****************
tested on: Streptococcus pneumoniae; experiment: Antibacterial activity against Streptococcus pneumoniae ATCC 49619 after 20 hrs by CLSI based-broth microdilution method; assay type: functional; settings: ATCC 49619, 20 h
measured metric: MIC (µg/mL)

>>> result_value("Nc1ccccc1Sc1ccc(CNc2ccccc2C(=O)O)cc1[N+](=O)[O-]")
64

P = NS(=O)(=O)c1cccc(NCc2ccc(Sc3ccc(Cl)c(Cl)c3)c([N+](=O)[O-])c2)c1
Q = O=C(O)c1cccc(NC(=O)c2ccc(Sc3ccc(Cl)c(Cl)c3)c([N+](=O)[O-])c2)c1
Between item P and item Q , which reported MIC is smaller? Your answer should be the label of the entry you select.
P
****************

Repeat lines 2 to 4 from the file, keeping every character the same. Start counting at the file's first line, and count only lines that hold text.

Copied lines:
measured metric: MIC (µg/mL)

>>> result_value("Nc1ccccc1Sc1ccc(CNc2ccccc2C(=O)O)cc1[N+](=O)[O-]")
64